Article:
downloading folders from google drive.

I wanted to download some course material on RL shared by the author via Google drive using the command line.  I got a bunch of stuff using wget a folder in google drive was a challenge. I looked it up in SO which gave me a hint but no solution. I installed gdown using pip and then used: gdown --folder --continue if there are more than 50 files you need to use --remaining-ok and only get the first 50. In such a case its best to download using the folder using the UI and decompress locally. Decompressing from the command line created errors related to unicode but using the mac UI I decompressed without a glitch.

AWS CloudFormation Pros and Cons

AWS CloudFormation Pros and Cons

So I'm building a PAAS product that does ML based optimisations and that means doing work in the cloud. The ML is a neat feature but without the basic product nothing will happen and to bootstrap this project on AWS I tried to make use of CloudFormation a service that automates creation and destruction of service stacks. Based on a week's worth of experimenting with CloudFormation I will try to answer the question:
"Is learning CloudFormation worth the effort?"
Despite the rant CloudFormation support creation, updating and deletion of entire stacks of services. SAM is built on top of CloudFormation and It has a visual editor.

The way CloudFormation is described, is that you can copy paste snippets to create resources and build a library of reusable components. This is a simplistic point of view. In reality you need to bring properties, specify dependencies, and introduce signalling mechanisms to ensure your template works.
The samples typically lack security features so when you secure your stack, assuming you know want, you'll need to dig deep into the documentation.  That's when you may find that code from GitHub or even the documentation is often broken. To say that CloudFormation templates in YAML are poorly documented is an understatement. They frequently contain blocks of complex scripts and JSON specs. These are often encoded using string processing commands, defeating the notion of having a template.

The Pros:

  • Infrastructure as code is an automation win .
  • Requires to integrate provisioning  into CI/CD.
  • Bridge between architect and implementer.
  • Formalise manual provisioning.
  • There is a tool to convert an existing setup to a template.
  • Lots of template and snippets available.
  • Can integrate and enhance work with other devops toolsets.
  • Working with CF this may quickly enhance your knowledge of the command line
  • CF templates are a part of most AWS tutorial and workshop. 
    • But there is a caveat - the CF templates are rarely even glossed over. They setup an architecture described using blocks diagram. If you want to look under the hood prepare to open a can of worms.

The Cons:

  • Steep learning curve.
    • The Templates
      • Using Template Intrinsic Functions
      • Referencing other templates
        • Outputs
        • Resources/Params
      • Pseudo Params
    • The python Helper Scripts
      • ConfigSets
      • Commands
      • signal init patten
      • install test pattern
    • Integrating with Git, CI/CD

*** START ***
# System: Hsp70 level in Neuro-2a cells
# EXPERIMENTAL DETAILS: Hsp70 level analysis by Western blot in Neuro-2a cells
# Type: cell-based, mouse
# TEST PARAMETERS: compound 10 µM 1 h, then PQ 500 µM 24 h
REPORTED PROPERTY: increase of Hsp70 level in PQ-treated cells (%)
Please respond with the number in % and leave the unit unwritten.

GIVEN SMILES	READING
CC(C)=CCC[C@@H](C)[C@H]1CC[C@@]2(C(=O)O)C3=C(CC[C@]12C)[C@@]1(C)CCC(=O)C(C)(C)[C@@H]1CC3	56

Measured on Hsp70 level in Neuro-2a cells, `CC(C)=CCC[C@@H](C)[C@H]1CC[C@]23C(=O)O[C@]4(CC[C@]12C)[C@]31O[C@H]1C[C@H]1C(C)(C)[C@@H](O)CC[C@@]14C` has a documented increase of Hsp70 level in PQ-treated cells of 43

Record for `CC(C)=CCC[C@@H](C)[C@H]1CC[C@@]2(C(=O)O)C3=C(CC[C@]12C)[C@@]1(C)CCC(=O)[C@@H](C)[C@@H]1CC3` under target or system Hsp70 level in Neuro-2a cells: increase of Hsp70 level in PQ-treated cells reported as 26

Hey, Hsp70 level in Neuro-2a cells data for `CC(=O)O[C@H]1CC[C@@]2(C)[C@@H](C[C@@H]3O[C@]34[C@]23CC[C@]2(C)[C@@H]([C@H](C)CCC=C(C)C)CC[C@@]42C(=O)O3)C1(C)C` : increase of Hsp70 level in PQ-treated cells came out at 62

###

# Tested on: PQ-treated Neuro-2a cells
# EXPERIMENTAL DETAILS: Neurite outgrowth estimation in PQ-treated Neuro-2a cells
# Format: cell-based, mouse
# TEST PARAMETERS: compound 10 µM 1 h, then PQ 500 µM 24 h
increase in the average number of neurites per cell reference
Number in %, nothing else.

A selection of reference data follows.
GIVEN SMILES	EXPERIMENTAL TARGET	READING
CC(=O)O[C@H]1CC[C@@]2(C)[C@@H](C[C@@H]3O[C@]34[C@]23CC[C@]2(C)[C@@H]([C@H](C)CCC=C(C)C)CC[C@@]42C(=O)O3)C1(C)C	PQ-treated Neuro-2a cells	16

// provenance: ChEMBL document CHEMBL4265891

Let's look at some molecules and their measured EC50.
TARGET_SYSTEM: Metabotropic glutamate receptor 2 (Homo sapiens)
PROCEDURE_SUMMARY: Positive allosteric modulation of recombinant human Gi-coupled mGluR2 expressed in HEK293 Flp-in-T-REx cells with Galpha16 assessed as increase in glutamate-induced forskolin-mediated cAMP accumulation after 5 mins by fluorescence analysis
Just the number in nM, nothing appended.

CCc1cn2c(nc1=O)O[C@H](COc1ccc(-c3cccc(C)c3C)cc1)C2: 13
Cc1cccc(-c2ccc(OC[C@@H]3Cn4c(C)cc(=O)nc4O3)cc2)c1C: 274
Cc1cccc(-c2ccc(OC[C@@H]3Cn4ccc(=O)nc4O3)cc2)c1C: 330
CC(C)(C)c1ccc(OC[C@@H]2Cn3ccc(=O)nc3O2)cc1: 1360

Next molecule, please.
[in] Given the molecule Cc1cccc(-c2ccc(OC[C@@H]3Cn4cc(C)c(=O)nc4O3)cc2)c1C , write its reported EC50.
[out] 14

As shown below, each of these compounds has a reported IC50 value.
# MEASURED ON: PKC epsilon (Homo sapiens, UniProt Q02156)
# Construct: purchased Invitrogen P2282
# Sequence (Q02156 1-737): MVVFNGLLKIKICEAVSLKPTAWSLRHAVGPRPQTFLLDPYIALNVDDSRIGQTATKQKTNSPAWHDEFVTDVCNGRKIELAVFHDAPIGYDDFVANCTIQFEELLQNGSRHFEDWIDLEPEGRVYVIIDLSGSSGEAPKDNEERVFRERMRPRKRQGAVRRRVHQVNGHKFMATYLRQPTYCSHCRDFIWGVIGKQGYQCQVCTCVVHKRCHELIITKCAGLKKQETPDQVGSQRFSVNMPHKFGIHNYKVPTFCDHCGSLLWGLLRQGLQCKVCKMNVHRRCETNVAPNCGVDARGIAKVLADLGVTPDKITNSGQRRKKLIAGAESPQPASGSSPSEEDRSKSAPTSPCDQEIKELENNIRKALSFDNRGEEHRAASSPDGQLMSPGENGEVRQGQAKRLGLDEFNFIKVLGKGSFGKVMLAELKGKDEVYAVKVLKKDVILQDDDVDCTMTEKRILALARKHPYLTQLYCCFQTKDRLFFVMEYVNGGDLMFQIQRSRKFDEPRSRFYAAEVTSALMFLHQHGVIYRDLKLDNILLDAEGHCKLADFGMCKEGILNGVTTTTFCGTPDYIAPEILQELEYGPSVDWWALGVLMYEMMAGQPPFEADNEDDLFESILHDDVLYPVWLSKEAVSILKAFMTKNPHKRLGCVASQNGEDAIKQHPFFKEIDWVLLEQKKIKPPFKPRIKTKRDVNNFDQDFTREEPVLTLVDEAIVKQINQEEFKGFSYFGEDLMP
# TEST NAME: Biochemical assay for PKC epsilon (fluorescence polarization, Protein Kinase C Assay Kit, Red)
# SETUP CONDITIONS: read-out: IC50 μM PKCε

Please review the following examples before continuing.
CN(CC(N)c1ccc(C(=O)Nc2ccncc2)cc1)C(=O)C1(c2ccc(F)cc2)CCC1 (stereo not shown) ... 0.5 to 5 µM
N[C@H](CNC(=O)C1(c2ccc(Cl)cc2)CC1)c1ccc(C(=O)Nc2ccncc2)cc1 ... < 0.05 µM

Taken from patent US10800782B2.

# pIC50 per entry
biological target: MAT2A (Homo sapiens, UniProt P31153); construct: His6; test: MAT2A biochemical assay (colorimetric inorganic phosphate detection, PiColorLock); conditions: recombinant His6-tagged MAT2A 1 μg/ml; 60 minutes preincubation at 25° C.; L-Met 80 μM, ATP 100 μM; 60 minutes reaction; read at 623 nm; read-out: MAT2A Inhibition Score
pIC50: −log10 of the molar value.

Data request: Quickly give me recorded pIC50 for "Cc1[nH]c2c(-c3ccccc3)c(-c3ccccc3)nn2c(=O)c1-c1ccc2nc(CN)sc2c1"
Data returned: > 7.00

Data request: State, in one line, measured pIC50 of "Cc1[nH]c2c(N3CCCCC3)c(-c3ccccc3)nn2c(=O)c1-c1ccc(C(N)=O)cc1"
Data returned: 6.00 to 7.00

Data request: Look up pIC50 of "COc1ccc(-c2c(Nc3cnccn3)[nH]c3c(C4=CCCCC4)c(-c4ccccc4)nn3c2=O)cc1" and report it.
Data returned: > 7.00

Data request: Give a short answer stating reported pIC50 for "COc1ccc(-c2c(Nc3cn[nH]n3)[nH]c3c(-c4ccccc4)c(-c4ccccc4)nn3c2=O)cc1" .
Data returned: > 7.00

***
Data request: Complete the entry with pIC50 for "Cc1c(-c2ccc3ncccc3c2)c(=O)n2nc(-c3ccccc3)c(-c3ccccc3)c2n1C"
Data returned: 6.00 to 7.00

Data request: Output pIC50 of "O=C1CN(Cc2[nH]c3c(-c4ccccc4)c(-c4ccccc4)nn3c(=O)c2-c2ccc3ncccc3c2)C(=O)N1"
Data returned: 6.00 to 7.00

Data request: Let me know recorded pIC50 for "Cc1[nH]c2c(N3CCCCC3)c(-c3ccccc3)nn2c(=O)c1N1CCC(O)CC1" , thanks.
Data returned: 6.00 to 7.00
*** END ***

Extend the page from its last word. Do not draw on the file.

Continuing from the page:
• Resilience - building resources in multiple availability zones etc. 
    • Security - implementing AWS recommendations. 
  • Knowledge of provisioning AWS services is a prerequisite to use CloudFormation in a serious way. (Both general and specific knowledge is needed).
  • StackOverFlow may be of little help in Q2 of 2019.
  • Like Puppet, Ansible, Chef, Vagrant, a deep knowledge of the linux and its command line and Configuration management is a prerequisite to just read the file.
  • AWS platform specific and is a AWS platform lock.
  • The Visual Editor in cloud formation is a waste of space as it only generates the top level place holders.
  • Many CloudFormation samples are broken indicating that the AWS services and their dependencies have frequent breaking changes.
  • Lack of guidance on how to keep CF code clear and clean. (If there is I never found it).
  • Your CF code is up and running - great you have created dozens of security holes....
Learning CloudFormation is pretty much like Alice's rabbit hole. You need to jump in and go all the way through and it is unclear where you will end up once you do. If you take a "crash course", gaping holes in your understanding will make reading and working with samples CF code nearly impossible.

The many broken sample templates indicate that AWS does not dog food their CF samples code using a CI/CD pipeline. AWS workshop frequently state that their session follows best practices via a CF  template. Good luck trying to read it, to see how this is done.

Unzipping the resource specification for a single region results in 330 files. Some services have just one, others likeApiGateWay and Ec2 have as many as 50 spec files. Most services have a just a few. You wont work from the spec - unless you are a tool developer but it presents a view of the scope and complexity of CloudFormation.

The bottom line - learning CF is worth the effort for Developers and DevOps if and only you have serious experience with AWS and are committed to the AWS platform for multiple projects.

Further reading:


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